April 23, 2012 Leave a comment
One of the cool things about Visual Studio is that it hides much of the project deployment and configuration from the developer. For example, if you create a new console project in Visual Studio 2010, type in a couple lines of code, and hit Run (F5), things just work. You get a .exe created and it runs.
Microsoft does a good job explaining all that is going on here. If you haven’t read through these posts, I highly recommend that you do – you can understand the magic that is going on. There are some conventions that Visual Studio uses that are not necessarily documented clearly. Note that I am using C#.
When you create a new Console project, Visual Studio places a directory on your file system that you specify in the Location text box.
In that directory, it creates a .csproj file, a Program.cs file, and 3 directories.
If you open bin, there is a folder called Debug and in that folder, there are these files that VS2010 created for you:
These files are the linkers between your soon-to-be-running .exe and visual studio – it associates VS2010 debugging with your project. A full explanation can be found here. If you double-click on it (it is a .exe after all)…. Nothing happens.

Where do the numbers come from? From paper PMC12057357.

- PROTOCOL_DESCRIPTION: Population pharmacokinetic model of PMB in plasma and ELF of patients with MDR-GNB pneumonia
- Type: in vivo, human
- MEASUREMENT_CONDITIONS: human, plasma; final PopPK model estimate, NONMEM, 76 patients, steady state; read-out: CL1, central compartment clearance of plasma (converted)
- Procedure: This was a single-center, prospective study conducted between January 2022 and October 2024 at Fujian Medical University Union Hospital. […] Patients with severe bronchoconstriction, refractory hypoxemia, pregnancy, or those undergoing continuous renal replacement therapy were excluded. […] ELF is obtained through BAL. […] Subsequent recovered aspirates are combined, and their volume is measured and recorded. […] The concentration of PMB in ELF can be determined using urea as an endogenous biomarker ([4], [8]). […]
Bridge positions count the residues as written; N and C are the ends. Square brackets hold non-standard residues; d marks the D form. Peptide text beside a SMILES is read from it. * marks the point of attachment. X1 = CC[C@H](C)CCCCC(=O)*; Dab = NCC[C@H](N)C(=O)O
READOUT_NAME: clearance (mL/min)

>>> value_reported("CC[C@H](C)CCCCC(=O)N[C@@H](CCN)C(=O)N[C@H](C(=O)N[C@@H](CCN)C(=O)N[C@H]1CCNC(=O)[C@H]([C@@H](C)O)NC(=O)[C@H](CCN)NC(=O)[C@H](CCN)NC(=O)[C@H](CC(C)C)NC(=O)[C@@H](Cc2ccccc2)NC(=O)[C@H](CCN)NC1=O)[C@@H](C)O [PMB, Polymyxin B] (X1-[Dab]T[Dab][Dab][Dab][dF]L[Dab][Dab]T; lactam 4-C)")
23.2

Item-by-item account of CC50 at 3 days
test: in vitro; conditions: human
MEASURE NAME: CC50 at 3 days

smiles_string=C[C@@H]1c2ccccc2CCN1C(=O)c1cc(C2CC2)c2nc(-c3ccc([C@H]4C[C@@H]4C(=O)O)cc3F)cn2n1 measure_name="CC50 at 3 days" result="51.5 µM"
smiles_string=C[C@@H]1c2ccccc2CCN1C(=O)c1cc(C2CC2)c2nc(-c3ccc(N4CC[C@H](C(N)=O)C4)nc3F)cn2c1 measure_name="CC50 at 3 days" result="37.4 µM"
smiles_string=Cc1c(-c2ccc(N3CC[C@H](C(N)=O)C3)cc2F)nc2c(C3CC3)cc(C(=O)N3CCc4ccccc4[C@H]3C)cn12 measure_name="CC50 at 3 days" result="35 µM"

The obj folder has a series of subfolders and 1 file:
The stuff in the obj folder is none of your concern. It is the place where Visual Studio 2010 takes your source files and creates a working assembly. If you open the .cache file in notepad, you get semi-readable stuff:
In any event. the last folder, Properities, contains code files that you can update. In this case, it contains a file called AssemblyInfo. This file contains meta data about your application. If you open it in notepad, it looks like this:
You can enter info there, or you can use that fancy-pants IDE VS2010 via the Properties Page->AssemblyInformation button:
However, once you alter it via VS2010, the Properties file does not reflect it until you save the file…
The last stop on this little tour is the .csproj file. This file is actually a MSBuild file – which means
1) It is well-formed XML
2) It is really hard to read
Most of the projects that I see that are in trouble suffer from dependency bloat – they rely on tons and tons of 3rd party libraries (each versioned differently), other parts of the .NET framework, etc.. The .csproj file is where VS2010 keeps tracks of these dependencies. This is also where VS2010 keeps tracks of all of those code files that you create/write that vshost uses.
Next, in the build tab of the project properties, there is an Output Path field. The default is bin\Debug.
This is where VS2010 (vshost actually) actually creates the .exe. The reason I bring this up is that if you have 3rd party components that your application is using that are not in the GAC, VS2010 attempts to build those .dlls and place them in the same directory as the running .exe (assuming you had it marked as Copy Local)
If you don’t want VS2010 to put the dependent .dlls, mark them as copy local – false and have them placed in the output directory manually.
Anyway – hope this helped someone – it certainly helped me…